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McKayla Maroney accuses USOC and USA Gymnastics of covering up sexual abuse with secret settlement

Gymnast McKayla Maroney filed suit Wednesday against the United States Olympic Committee and USA Gymnastics.

Gymnast McKayla Maroney filed suit Wednesday against the United States Olympic Committee and USA Gymnastics, alleging that officials had her sign a confidential financial settlement to keep secret the sexual abuse she suffered as a teen by team doctor and confessed molester Larry Nassar.

In papers filed in Los Angeles County Superior Court, Maroney, a gold medalist and one of the nation’s best-known Olympic athletes, also accused the USOC of covering up its knowledge of Nassar’s misconduct as part of a “culture and atmosphere that conceals known and suspected sexual abusers.”

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The USOC denied knowledge of the payout, which was made by USA Gymnastics. USA Gymnastics said the confidential provision in its settlement with Maroney was initiated by her attorney at the time, high-profile litigator Gloria Allred.

Maroney’s lawsuit, coupled with a similar, previously undisclosed lawsuit filed by her parents in June, renews the question of whether national sports officials systematically covered up Nassar’s years of misconduct. Revelations of secret settlements are already galvanizing Hollywood and other industries, where critics say they allow the legal silencing of sexual assault and harassment victims.

“This was an immoral and illegal attempt to silence a victim of child sexual abuse,” said Maroney’s current attorney, John Manly, who compared the secret payout to those received by victims of priest abuse in the Catholic Church.

In a statement, USA Gymnastics said Allred approached the organization to request a confidential mediation process. “Contrary to reports, the concept of confidentiality was initiated by McKayla’s attorney, not USA Gymnastics,” the organization said, adding that the settlement “was in accordance with state law, despite what has been alleged.”

“Although USA Gymnastics is disappointed by today’s filing, we applaud McKayla and others who speak up against abusive behavior — including the despicable acts of Larry Nassar,” the statement read.

Allred declined to comment when reached Wednesday.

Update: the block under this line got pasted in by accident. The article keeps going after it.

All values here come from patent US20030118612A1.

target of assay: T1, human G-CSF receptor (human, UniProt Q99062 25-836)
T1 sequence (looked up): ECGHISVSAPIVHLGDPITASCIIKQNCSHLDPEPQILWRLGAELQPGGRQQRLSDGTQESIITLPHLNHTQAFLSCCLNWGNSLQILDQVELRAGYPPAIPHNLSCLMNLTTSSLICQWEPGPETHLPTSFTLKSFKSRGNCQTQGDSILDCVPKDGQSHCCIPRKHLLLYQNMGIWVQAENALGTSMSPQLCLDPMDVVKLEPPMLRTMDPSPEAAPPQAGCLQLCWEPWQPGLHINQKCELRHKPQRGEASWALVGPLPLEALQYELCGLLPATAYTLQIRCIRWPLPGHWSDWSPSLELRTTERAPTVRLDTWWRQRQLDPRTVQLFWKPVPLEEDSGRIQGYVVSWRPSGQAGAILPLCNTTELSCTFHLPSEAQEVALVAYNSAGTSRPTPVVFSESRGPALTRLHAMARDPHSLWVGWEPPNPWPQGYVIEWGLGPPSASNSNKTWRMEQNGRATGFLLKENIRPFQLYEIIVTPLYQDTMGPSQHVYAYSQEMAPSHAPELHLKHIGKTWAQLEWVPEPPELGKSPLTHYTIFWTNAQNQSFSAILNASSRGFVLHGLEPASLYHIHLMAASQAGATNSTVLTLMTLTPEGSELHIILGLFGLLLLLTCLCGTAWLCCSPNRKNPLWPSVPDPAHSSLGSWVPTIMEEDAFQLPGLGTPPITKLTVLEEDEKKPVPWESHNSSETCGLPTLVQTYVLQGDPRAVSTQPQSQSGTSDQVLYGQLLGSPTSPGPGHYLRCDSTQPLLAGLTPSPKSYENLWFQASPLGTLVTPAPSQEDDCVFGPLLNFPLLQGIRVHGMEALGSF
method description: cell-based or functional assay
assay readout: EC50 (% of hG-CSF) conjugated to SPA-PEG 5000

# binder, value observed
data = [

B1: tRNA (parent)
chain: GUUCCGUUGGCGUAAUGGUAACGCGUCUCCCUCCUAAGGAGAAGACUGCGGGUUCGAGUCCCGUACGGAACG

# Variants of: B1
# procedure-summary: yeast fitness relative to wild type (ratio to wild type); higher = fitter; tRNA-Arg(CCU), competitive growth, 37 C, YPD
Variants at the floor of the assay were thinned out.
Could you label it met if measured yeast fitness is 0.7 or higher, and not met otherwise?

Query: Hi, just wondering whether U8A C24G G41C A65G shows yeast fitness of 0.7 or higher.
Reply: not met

A spokesperson for the USOC said the committee had not been made aware of the confidential settlement. “We are heartbroken that this abuse occurred, proud of the brave victims that have come forward and grateful that our criminal justice system has ensured that Nassar will never be able to harm another young woman,” USOC spokesman Mark Jones said in a statement.

Maroney, a Los Angeles County resident, said USA Gymnastics settled in return for her not publicly disclosing Nassar’s abuse. The documents do not disclose how much she was paid, but sources familiar with the settlement say Maroney received $1.25 million last winter.

Maroney, who is no longer represented by Allred, seeks to nullify the agreement.

Nassar pleaded guilty in November to sexually assaulting several female gymnasts and possessing child pornography. This month, a federal judge sentenced him to 60 years in prison for the pornography charge. He faces a possible life sentence for other charges. Though he was not charged with sexually abusing Maroney, she provided a victim impact statement before his sentencing.

“He abused my trust, he abused my body and he left scars on my psyche that may never go away,” Maroney said in that statement. “He needs to be behind bars so he will never prey upon another child.”

The complaint claims that for decades, the USOC has overlooked sexual abuse of minors. It cites a 1999 letter from then-USA Gymnastics President Robert Colarossi to USOC executives in which he said the committee’s policies on preventing abuse were “fundamentally flawed” and showed “an apparent indifference to the welfare of young children.”